Friday, June 17, 2011

Goteborg to Oslo - June 17 2011

Nice view!

The skipper ducking for a low bridge

Last night we saw Goteborg (and its lack of brewpubs) by foot, today we wanted to see it by water. We took a 45-minute Padden Boat tour through the canal and harbor of Goteborg. Here you can see the history of the city including an original corner of the city wall - and actually kingdom wall dividing young Sweden from Denmark. It's also a journey through time to imagine a time not too long ago (about 30 years) when shipbuilding was the primary industry of the area - before the industry disappeared overnight and companies like Ericsson and Volvo stepped up.

Bagle chips larger than your hand
 Other than getting jostled about and splashed with both rain and seawater, the most interesting and scariest part of the trip is passing under the bridges - the last of which barely clears the top of the seatback - you have to lean over as far as you can. I was barely able to capture a photo without hitting my hand on the bottom of the bridge. Scary fun!!

Entrance to the Stadtmuseum -
love the ornamentation!
The Stadtmuseum was the last thing we saw before departing Goteborg for Oslo. The highlight of the museum is a rare preserved original Viking ship - also they have a good exhibit on what we know about the Vikings - their trade, shipbuilding, fighting strategy, religion, hygiene... Then if you walk the wrong way out of the Viking exhibit, you can see a weird exhibit on the decline of technology from the 1970s to 1940s, although I suspect they wanted us to visit the technology exhibit first and then wonder into the Viking wing.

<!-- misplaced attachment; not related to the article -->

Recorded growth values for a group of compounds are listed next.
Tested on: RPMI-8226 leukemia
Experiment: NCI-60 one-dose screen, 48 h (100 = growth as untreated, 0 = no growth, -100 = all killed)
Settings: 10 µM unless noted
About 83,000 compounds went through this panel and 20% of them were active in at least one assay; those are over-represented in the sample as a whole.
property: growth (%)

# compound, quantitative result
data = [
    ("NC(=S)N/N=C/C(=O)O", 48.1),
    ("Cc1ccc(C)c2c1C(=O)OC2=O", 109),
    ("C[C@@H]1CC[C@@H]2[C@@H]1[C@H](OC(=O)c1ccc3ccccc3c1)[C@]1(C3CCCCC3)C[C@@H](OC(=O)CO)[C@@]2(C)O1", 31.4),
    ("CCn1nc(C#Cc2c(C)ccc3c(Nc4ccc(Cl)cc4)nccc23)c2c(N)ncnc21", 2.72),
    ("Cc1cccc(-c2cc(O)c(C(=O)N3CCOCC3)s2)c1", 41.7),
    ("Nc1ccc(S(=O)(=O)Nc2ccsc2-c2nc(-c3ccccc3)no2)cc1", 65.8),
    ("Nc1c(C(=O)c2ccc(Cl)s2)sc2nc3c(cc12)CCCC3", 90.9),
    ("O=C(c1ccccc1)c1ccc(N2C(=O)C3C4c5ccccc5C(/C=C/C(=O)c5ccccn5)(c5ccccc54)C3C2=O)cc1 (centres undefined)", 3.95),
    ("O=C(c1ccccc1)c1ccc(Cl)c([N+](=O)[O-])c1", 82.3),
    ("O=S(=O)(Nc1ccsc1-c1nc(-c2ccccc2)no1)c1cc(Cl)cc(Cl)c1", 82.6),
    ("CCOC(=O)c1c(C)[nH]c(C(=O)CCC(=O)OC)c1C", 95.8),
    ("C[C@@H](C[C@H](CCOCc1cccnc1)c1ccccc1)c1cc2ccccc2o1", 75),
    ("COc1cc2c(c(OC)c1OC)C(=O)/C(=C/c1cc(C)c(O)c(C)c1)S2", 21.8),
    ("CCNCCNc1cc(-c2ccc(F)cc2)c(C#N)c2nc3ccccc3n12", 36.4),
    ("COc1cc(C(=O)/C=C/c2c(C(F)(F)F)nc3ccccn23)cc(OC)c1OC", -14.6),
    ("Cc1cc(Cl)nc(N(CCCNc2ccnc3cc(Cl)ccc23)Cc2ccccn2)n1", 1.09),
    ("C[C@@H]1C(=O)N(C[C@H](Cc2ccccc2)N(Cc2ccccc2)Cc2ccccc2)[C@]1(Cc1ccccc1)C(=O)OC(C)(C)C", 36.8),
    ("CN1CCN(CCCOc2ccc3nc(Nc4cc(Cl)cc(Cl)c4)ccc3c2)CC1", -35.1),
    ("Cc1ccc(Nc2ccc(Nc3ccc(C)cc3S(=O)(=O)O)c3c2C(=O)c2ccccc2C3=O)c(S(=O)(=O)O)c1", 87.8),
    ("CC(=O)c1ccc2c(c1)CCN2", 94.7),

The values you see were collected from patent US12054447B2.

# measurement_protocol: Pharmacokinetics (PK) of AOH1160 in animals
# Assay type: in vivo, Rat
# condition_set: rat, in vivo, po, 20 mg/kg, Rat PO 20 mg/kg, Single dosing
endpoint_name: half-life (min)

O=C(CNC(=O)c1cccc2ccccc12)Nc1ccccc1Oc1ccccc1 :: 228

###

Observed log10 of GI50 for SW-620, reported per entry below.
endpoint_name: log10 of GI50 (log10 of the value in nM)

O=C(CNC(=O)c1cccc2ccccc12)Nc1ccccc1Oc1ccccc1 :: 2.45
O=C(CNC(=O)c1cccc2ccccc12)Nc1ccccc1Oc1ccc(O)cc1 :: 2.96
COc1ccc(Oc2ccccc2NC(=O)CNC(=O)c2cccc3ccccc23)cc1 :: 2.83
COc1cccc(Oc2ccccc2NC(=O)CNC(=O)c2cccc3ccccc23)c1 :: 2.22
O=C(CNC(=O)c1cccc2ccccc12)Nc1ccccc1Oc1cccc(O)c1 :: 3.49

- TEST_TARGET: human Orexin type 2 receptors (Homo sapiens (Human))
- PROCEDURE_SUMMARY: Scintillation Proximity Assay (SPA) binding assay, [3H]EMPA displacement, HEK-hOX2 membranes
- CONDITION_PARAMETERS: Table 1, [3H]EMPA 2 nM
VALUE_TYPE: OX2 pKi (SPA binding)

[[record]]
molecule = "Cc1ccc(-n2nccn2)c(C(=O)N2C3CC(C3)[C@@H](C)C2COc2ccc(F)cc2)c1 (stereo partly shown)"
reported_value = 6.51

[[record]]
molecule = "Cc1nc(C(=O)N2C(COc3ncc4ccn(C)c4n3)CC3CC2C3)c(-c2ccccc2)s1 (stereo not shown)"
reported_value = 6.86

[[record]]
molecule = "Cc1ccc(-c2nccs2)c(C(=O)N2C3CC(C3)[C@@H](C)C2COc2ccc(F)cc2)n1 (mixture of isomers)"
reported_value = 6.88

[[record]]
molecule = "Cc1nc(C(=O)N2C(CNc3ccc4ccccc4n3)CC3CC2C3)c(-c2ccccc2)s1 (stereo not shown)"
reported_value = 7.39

Although it's the second largest city in Sweden, Goteborg is missing from major guidebooks, has a useless TI, and none of the locals can tell you what to see or do during your time there. On the other hand, there's a fun boat tour, the only original Viking ship in Sweden, the largest streetcar network in Scandinavia, and a veritable Ikea showroom hotel. We came to Goteborg with low expectations, and we were not disappointed.

We left Sweden after just one day, but we'll be back next week! It was just a taste to whet our appetites!

Not Fried Chicken??
Took a bus (they were performing rail maintenance) and then a train to Oslo. After checking in, we quickly found our way to the excellent new brewpub Schouskjelleren Mikrobryggeri. It's about a mile from our hotel at the beginning of the Grünerløkka neighborhood. It's in the cellar the several-decades-abandoned Schous brewery, with its brick-covered arched ceilings and walls - like an old brick ratskeller. The Thunder Bear Stout is rich with hints of coffee, tobacco, and chocolate - but it's not thick and could easily double as a porter. The Garden of Eden, billed as "a spiced beer with smoked black dates, lime leaves, coriander, honey and ginger", is "like a burst of sunshine" as Olga says :)

Who's more tipsy: the photographer or the photographee?
Thunder Bear Stout and Garden of Eden


mizzkg said...

I think NFC stands for North American Fried Chicken. Maybe they don't have any k's in their alphabet?

The other Olga said...

"a spiced beer with smoked black dates, lime leaves, coriander, honey and ginger" ??
I should expand my beer-tasting vocabulary with all of these words :)

Dave said...

There's an important distinction to make: some beers actually have these fruits/berries/spices in them, others are so nuanced that you think you taste those things. I think this is the former.

Anonymous said...

"With great beer comes great responsibility."

Anonymous said...

NFC stands for Nordstan Fried Chicken. Nordstan means Northern part of Downtown on English.